Robert Kolb and Hans Kung: Debate about Martin Luther’s Reform

There was an argument between two great scholars, Robert Kolb and Hans Kung on whether Martin Luther’s reform improved the lives of European Christians. Kolb agreed that martin Luther made a positive impact on European Christians and he concluded that Luther was a prophetic hero, teacher and that Luther brought change and hope to the people. Kung on the other hand believes that Luther was a great orchestrator of change in the Christian church but also an indirect instigator of the violence and oppression that erupted among the people.

In other words Luther had some positive effects but left more negative consequences on the people. This essay’s main focus is to identify which argument appears to be more convincing and persuasive but for better understanding of the subject of argument, this essay will first begin with a summary of the main points proposed by the scholars. Kolb a religion and history professor drew his conclusions about the effects that Luther had on European Christian from various sources of the sixteenth century such as biographies of some writers, study texts of historians, Luther’s books and other similar materials.

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He’s conclusions were founded on what he called the three images of Luther. According to Kolb, the first image perceived of Luther was that of a prophet and that was because at a time when people began to question their beliefs he was the one who stepped forward to challenge the church authorities to rethink their roles in the church. Luther was then perceived as a teacher and that happened due to the continuous influence that his books had on people even after his death. The Third image was that of a hero and that was perceived because Luther brought hope and change to the Christian people in a time of crisis.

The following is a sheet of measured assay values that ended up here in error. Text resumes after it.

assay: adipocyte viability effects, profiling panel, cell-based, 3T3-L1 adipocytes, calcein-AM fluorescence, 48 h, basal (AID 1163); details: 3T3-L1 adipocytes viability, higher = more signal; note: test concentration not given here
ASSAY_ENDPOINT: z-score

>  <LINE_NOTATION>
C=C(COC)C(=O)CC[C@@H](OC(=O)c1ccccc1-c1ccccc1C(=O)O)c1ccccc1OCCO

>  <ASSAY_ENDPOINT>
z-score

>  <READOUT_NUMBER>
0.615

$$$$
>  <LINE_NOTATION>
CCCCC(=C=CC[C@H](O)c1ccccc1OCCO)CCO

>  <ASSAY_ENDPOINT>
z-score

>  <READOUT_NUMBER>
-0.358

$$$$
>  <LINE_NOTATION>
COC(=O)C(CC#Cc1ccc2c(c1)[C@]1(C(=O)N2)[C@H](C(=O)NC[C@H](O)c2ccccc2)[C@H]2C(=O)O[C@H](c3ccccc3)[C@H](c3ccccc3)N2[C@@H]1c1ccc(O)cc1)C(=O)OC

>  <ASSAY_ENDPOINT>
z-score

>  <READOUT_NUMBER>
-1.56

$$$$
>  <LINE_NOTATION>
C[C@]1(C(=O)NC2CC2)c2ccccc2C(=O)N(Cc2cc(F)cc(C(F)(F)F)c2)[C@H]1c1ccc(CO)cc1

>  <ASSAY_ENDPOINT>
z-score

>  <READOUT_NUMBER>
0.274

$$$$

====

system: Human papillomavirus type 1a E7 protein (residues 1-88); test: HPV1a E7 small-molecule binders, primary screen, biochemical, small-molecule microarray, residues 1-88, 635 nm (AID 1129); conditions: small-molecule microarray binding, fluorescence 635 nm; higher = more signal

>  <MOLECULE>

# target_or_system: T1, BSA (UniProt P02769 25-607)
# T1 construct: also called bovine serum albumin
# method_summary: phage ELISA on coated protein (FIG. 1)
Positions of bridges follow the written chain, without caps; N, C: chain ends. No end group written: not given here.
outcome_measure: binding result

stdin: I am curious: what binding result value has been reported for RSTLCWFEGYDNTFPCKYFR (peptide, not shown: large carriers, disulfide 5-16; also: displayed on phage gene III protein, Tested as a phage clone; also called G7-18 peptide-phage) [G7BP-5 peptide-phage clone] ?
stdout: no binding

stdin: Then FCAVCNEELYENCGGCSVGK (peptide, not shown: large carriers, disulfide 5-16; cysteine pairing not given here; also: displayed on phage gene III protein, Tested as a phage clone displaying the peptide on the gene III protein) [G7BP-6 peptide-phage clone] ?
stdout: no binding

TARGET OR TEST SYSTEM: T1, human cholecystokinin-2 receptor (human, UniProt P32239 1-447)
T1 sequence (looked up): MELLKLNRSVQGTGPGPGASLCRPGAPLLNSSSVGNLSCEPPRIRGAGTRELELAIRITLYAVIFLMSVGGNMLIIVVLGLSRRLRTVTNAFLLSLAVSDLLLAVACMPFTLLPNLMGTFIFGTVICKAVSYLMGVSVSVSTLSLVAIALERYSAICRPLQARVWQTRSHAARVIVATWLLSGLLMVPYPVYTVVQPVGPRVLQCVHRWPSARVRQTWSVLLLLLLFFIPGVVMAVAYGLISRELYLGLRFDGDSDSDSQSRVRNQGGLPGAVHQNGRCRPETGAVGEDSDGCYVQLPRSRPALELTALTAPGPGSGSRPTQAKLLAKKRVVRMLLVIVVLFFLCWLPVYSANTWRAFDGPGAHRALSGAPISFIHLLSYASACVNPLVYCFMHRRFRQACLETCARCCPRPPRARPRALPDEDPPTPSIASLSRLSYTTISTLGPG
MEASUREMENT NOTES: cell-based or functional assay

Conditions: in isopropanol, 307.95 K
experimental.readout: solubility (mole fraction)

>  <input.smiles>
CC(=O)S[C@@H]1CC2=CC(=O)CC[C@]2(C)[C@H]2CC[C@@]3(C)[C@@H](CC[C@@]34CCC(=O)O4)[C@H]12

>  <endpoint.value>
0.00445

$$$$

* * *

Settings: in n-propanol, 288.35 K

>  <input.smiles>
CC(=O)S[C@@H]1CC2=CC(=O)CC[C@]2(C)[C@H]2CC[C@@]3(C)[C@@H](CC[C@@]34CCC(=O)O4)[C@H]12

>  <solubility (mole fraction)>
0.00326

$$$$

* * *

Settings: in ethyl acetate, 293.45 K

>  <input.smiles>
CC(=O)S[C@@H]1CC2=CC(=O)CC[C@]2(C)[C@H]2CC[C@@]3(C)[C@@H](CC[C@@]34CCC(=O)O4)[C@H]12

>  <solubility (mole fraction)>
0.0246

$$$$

Using Kolb’s words, “Luther symbolized the divine-Word which brought God’s judgment upon the old papal system, and he embodied the hopes of the people and the comfort of the gospel which brought new heavenly blessings upon the faithful children of God”. On the contrary, Hans Kung a theologian doesn’t believe in the idea that Luther was a prophetic hero or teacher that helped improve the lives of European Christians but he accepted the fact that Luther played a major role in the reformation process that took place. Kung believes there were other factors that contributed to the reformation.

Events like the fall of the papacy, rise of the nation states, the rapid development of the press, the huge demand for education and other similar events paved way for the revolution to occur. As positive as a reformation or revolution may sound, Kung suggested that Luther’s reformation created numerous unpleasant consequences like the religious wars, the formation of various radical sects, the subordination of peasants to rulers and so many other similar events. After analyzing both arguments, Hans Kung’s argument appeared to be more persuasive on so many levels.

I didn’t really believe in what Robert Kolb was arguing about because he was very focused on the positive effects of Luther’s reformation. Kolb seemed to suggest that since Luther’s intention was for good, all other events that do not reflect Luther’s intentions were irrelevant. However, Kung on the other hand was able to give a broad explanation of the events that took place before and after the Lutheran reformation which gives the reader a better understanding of the effects of the reformation. What I agree with the most in kung’s argument was the fact that Luther’s reformation left more negative consequences on European Christians.

Events like the religious wars between the Catholic and Protestant Christians that continued for a hundred years, the oppression and subordination of peasants by their rulers which resulted to a brutal war that took the lives of almost all the peasants involved are all bitter memories to hide away from the effects of the reformation. As a result of the reformation the church that was meant to be free from wrong popes where now in custody of the kings and princes which meant more oppression to the common European Christians

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Robert Kolb and Hans Kung: Debate about Martin Luther’s Reform. (2017, Jan 25). Retrieved from